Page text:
DIY: PBTEEN Inspired Nailhead Pinboard (for much less)

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Screen Shot 2015-01-22 at 4.09.45 PMI have a confession to make. Not only do I like to peruse the kid’s clothing and shoe section at stores (for myself), I also like to wander into PBTeen for home and office decor. Admittedly, I am not a teenager nor am I shopping for one. I am just drawn to the whimsical themes and fun colors PBTeen offers that simply can’t be found at the adult version of the store (which I also have a weak spot for). What I am not attracted to however, are the mature prices of some of these items. For example, this nailhead pinboard sells for $159! I’ve wanted to hang a pinboard by my desk for some time now and have been searching for something stylish that coordinated with my existing decor. And then I found it… for $159 plus tax. By investing a little bit of time, effort, and DIY expertise, I present to you my PBTeen Inspired Nailhead Pinboard for much less! I had a lot of the supplies on hand already, but this shouldn’t cost you more than $40 even if you don’t.

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You’ll need:

  • a ruler
  • nailhead studs ($0.97 a box at Walmart- I used about 7 or 8)
  • command strips (optional-for hanging on the wall without creating holes)
  • hammer
  • staple gun
  • fabric
  • batting
  • cork roll
  • pencil
  • scissors
  • wood framed canvas ($11.67 for a pack of 2 at Walmart)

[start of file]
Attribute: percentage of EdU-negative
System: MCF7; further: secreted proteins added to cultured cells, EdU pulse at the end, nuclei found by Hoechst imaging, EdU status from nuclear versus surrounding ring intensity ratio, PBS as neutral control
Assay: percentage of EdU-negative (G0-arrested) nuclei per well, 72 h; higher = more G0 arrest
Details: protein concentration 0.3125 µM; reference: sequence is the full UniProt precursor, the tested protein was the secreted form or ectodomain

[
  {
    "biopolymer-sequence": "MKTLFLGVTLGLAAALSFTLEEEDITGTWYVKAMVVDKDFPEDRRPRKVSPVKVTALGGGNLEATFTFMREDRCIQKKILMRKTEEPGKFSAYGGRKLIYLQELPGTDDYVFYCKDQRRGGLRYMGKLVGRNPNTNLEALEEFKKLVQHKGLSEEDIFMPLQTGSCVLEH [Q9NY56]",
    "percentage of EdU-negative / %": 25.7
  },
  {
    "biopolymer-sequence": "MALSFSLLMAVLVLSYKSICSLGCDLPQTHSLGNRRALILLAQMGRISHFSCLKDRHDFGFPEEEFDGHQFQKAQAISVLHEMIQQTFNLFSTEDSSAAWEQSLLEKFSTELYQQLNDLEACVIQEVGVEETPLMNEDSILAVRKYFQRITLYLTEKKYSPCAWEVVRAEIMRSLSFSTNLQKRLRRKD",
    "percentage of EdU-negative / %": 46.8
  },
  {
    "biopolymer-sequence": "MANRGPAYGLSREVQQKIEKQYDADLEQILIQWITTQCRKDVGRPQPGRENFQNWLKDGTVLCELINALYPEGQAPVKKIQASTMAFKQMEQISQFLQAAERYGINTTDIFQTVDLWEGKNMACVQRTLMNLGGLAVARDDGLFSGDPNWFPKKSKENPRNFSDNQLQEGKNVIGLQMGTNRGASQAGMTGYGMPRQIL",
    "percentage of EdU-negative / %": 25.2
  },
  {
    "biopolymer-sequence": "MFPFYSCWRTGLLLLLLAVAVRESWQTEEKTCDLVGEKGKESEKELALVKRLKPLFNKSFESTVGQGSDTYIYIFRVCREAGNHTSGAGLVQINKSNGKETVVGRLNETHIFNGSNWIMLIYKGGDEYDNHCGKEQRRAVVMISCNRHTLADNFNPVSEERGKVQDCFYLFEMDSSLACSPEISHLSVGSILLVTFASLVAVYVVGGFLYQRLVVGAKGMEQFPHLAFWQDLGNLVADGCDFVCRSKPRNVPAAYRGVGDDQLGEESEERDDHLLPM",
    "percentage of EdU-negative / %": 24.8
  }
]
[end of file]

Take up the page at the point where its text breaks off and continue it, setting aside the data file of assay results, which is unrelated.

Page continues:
• push pins

Tip: Use stud earrings as your push pins. You can also pick up an inexpensive set like I did from H&M. The set of pearl studs shown above were only $2.95! 

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Measure the back of the canvas that is not framed by wood and cut out a piece of cork to place in this area. I used a self adhesive cork roll  but found that I still needed to use a spray adhesive and place weights on top overnight to keep it from rolling back up.

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Once the cork roll has been attached, use a staple gun to add a layer of batting to the canvas. Make sure that it extends at least an inch past the frame so that there is enough material to wrap around and staple. This will give the pinboard a plush look.

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Repeat the same process with a piece of fabric. The fabric I used was leftover from another project and was a bit thicker. However, a thinner fabric will probably make the holes left by push pins less visible.

Note: If you do use a thicker fabric like I did, you can ‘heal’ the holes left behind by pins by just rubbing over it with a wet paper towel.

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Measure and lightly stencil your design onto the canvas. For me, I found that it was easier to determine where the corners of my design started and then simply count the number of studs each square had on each side. Go slow so that your lines are straight and take a step back to reinspect your work every few minutes.

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I made sure to start the corner of my design just far enough in so that it didn’t hit the wood. If you follow this method, you will be able to add the studs without the use of any tools until you reach the middle wooden divider and it will be a much easier process. Don’t worry, the layers of cork, batting, and canvas ensure that your design is safe from falling out.

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The nailhead trim was definitely a tedious process for me as I lack a long attention span. Go slow and take a break if you need it. I chose to do a little bit each night and spread the work out over a few days.

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And voila! All done! Hang and enjoy!

 

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